In the absence of the polyP regions, the Nt17 residues have different secondary structure probabilities. First, for all lengths of polyQ, the Nt17 residues in the XN1-P11-P10 models show a preference for adopting β-sheet rather than α-helix conformations. Even for the shortest polyQ length, the Nt17 residues prefer β-sheet dihedral angles (Fig. 3b). Thus, at least in the case of 23 glutamine repeats, the Nt17 region must be either directly or indirectly affected by the polyP regions; such that, by removing the polyP regions, the Nt17 region is more likely to form a β-strand. Second, for n = 36, 40 and 47, the Nt17 residues are nearly equally likely to adopt β-sheet conformations in either the XN1 or XN1-P11-P10 constructs (Fig. 3b). Therefore, for long polyQ lengths, the polyP regions in XN1 have little effect on the β-sheet probability of the Nt17 region.

Discussion

The length dependence of Qn aggregation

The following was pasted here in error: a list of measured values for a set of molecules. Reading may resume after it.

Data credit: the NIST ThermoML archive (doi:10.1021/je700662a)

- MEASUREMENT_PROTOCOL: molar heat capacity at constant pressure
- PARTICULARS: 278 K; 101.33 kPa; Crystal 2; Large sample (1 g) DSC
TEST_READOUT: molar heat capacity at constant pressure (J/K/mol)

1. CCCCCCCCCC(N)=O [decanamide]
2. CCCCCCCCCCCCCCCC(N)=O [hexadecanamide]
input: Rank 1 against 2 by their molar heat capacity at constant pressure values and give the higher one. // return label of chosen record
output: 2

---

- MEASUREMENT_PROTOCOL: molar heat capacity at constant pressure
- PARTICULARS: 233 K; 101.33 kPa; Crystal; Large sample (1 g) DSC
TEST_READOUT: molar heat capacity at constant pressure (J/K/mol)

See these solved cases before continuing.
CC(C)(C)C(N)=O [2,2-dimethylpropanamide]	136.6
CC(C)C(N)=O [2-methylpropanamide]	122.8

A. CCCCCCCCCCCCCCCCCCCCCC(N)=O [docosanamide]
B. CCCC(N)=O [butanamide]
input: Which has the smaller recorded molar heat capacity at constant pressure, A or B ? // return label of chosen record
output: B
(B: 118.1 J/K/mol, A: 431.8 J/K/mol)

One intriguing phenomena of glutamine expansion diseases is the length dependence of disease onset [2], [9]. It has been suggested that both short and long Qn polypeptides can access similar misfolded structures that lead to aggregation, but the frequency at which this misfolded structure is visited depends on the length of Qn [62]. That is, long Qn aggregate fast, because they misfold frequently; contrarily, short Qn rarely misfold and thus aggregate slow. Mounting experimental evidences support this model by showing that, regardless of length, Qn polypeptides form aggregates of similar structure [25], [27], [28], [39], [62], which suggests the misfolded structures for all Qn are also similar. Additionally, kinetic studies [16], [21][27] verify the correlation between the length of the Qn polypeptide and the rate at which it aggregates in solution. The remaining question is to determine the common misfolded structure that leads to aggregation. To this end, some investigators [8], [11], [16][18] have suggested that early forms of Qn aggregates have high amounts of β-sheets. In the previous investigation by Wetzel's group, [11] glutamine homopolymers were capped by flanking lysine residues (K2QnK2) to increase the peptide solubility [63]. It has been argued that the electrostatic repulsion between flanking lysines might prevent the formation of compact structures and alter the aggregation kinetics of the peptide system [19]. As the length increases, the screening effect reduces. Hence, despite the screening effect, the observation of intrinsic β-sheets formation of polyQ peptides is still valid. Our resulting extended β-sheet structures are prone to aggregation with exposed hydrogen bond donors and acceptors found in the polypeptide backbone [64]. By seeking to satisfy these bonds, the polypeptides can form bonds with other polypeptides that similarly have an exposed backbone, leading to the formation of large aggregates.